The Kern County Board of Supervisors will consider big changes Tuesday to the way the county hires staff and manages department budgets, both to save money and add transparency.
County Administrative Officer John Nilon, in a report to the board, is asking supervisors whether to implement an “absolute” hiring freeze and require county departments to get rid of “vacant, funded” positions that have been on the books for more than 24 months.
The move would shift a substantial amount of control over hiring decisions from county department heads to supervisors themselves. Supervisors asked for the report, said Assistant County Administrative Officer Nancy Lawson, who handles county budgets.
“They asked us to come back with information pertaining to how to do a hiring freeze,” she said.
Lawson said the hiring freeze and elimination of vacant positions would make it easier to see what jobs are most critical, save some money and set county departments up to handle budget cuts expected in the next three fiscal years.
County departments are currently allowed to fill any funded position supervisors have approved. But many departments keep some of those positions vacant all year and use the extra money as a cushion against budget cuts and other personnel expenses.
If supervisors approve the hiring freeze plan during their meeting Tuesday, it would be harder for department heads to bring on new staff unless they fill “mission critical” positions. They would be required to come to the Board of Supervisors for hiring approval, Lawson said, though supervisors could delegate that authority to the CAO’s office.
“A hiring freeze would immediately decrease the ongoing cost of staffing” for fire and general fund departments, Lawson said.
That savings could carry over into future fiscal years.
Assistant District Attorney Scott Spielman said the hiring freeze would add a layer of bureaucracy to county operations — something supervisors have said they are trying to eliminate — and make it harder for his office to do its job.
“If there is a hiring freeze put in place, it will reduce our ability to prosecute criminals,” he said.
Lawson said removing both unfunded and funded positions that departments’ haven’t filled for a long time would produce a small amount of savings and add a lot of transparency about who is hired at the county, how much it costs to employ them and where county money is being spent.
She mentioned the Kern County Probation Department, which has about 70 long-term vacant positions, 50 of which are funded.
Probation leaders keep the funded positions open on purpose. Instead of hiring to fill them, Lawson said, the Probation Department uses the money to fund temporary workers under the county’s “extra help” program.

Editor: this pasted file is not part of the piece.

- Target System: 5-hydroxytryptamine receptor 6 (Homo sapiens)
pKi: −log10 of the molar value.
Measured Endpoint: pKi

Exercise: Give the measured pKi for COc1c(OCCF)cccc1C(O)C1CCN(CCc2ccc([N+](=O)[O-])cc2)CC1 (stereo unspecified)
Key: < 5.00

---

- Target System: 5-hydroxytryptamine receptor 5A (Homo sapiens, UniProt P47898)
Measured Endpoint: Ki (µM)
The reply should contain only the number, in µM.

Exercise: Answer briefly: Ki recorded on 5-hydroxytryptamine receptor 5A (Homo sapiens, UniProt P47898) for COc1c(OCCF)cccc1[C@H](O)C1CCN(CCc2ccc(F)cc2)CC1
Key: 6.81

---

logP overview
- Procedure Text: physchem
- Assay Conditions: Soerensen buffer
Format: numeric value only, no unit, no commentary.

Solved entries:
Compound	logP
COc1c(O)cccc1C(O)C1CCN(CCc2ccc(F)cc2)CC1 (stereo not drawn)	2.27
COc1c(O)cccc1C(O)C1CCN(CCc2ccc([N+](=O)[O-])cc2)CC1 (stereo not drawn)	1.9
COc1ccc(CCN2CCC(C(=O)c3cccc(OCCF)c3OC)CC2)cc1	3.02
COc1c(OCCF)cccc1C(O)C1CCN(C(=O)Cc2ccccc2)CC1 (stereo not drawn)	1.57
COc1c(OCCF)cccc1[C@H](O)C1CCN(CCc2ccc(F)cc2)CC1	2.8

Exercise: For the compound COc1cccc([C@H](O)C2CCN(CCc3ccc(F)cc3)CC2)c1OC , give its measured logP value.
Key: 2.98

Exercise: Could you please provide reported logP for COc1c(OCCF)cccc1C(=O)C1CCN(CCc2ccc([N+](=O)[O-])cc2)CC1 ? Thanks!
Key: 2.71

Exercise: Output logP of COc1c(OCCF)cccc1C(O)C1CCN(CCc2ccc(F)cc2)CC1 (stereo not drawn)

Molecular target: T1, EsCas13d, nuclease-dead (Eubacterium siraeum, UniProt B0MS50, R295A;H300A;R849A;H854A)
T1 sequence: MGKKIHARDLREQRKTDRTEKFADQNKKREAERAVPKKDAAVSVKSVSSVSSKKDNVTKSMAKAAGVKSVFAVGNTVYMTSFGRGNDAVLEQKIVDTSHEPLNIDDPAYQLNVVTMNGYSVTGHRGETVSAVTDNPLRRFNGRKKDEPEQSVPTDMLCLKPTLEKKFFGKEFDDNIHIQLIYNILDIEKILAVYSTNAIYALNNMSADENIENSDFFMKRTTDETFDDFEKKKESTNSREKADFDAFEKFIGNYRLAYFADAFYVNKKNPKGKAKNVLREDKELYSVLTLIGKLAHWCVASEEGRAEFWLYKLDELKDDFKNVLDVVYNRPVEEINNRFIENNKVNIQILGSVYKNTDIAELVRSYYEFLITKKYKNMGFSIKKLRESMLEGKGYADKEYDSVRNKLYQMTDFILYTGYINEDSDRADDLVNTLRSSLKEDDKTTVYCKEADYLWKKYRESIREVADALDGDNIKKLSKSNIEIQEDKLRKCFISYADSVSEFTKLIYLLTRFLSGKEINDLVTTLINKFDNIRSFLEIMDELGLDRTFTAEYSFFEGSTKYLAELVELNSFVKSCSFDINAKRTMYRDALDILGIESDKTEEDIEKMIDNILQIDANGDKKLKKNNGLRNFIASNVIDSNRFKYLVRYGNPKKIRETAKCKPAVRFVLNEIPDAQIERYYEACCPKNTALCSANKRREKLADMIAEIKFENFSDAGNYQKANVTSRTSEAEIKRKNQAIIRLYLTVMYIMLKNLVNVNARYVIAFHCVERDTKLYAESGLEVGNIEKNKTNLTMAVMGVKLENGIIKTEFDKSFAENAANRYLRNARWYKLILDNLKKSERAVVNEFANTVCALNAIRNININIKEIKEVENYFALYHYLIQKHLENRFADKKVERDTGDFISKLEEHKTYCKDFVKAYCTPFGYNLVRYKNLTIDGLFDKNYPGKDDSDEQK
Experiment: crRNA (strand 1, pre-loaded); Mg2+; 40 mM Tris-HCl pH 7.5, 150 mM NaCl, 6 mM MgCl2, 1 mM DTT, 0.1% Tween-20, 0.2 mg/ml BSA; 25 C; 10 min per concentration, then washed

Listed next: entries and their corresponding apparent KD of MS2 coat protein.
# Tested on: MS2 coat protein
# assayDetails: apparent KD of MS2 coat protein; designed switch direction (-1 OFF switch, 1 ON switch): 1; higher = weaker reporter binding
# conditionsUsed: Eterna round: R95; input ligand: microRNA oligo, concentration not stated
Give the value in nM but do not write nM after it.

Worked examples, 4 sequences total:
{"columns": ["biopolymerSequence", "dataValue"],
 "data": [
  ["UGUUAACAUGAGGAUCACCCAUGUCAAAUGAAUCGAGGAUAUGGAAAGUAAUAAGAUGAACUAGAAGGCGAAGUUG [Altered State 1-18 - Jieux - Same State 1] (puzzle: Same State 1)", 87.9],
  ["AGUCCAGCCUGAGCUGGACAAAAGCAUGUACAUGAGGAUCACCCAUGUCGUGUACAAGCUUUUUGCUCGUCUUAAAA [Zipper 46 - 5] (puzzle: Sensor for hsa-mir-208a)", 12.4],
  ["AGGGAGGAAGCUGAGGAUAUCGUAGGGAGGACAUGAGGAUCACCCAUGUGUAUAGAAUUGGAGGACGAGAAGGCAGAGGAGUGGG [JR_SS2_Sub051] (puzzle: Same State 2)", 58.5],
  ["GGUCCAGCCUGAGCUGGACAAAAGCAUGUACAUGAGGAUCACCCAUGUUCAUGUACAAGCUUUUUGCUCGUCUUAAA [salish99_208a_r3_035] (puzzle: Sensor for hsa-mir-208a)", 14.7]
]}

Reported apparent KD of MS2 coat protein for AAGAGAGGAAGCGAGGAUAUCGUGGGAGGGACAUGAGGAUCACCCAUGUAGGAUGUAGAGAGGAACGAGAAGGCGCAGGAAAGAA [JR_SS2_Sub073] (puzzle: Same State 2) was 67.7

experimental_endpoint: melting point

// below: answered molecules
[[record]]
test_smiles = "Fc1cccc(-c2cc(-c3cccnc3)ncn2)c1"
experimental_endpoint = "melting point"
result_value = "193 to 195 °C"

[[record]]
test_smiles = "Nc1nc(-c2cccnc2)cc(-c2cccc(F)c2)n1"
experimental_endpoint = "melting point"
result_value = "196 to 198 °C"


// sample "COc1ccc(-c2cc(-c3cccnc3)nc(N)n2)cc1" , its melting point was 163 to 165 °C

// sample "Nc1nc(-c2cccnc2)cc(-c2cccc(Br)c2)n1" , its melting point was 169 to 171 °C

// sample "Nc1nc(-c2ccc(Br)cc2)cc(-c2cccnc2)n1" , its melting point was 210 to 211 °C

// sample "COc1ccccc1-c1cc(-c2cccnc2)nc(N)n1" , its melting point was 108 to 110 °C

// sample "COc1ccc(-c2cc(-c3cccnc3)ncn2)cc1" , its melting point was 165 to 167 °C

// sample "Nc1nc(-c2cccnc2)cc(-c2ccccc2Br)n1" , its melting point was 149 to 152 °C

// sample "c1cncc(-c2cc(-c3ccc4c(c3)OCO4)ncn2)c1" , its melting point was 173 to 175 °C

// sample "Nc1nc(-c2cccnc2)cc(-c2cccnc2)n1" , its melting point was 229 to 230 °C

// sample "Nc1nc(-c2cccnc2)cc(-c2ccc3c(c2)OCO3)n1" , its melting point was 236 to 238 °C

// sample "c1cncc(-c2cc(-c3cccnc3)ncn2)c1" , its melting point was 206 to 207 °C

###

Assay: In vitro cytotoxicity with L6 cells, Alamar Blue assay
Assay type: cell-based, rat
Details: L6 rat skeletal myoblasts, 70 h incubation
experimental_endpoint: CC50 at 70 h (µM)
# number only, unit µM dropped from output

Extra help workers aren’t paid benefits, so they are cheaper than traditional employees.
The system supervisors will vote on Tuesday wouldn’t necessarily get rid of that extra-help work — it would just allocate the money directly to positions that are “mission critical” without the illusion that it is maintaining full-time workers.
Tuesday’s discussion comes as the county struggles to rebound from a massive drop in property tax revenue for the fiscal year that began July 1.
Lawson said the current budget handles only $15 million of the deficit in the county’s “general fund,” its main operational pool of money.
“We still have a $30 million hole,” she said.
Tuesday will also be a precursor to next week’s formal budget hearings, where supervisors will finalize the county’s 2016-2017 spending plan.
That plan holds public safety departments, including Fire, Sheriff, District Attorney, Public Defender and Probation, to the same 5 percent cut other county departments will take this year.
It has been aggressively opposed by Sheriff Donny Youngblood, District Attorney Lisa Green and other public safety leaders.
The Kern Law Enforcement Association, the union for sheriff’s deputies, has posted a request on its website for the public to pressure supervisors to give more money to public safety departments.
“When will county supervisors put a higher priority on the public's safety, rather than on landscaping and libraries?” the post asks.
The Sheriff’s Office budget for the 2015-2016 fiscal year was $217.3 million; the Library budget was $8 million.
Supervisors have rejected the request for more public safety money in recent meetings as Nilon’s office has said protecting those departments from moderate cuts would require other departments to take a 15 percent reduction. That’s because public safety departments use most of the county’s discretionary funds.
Impacts to other departments, county officials have said, would include the closure of seven Kern County libraries.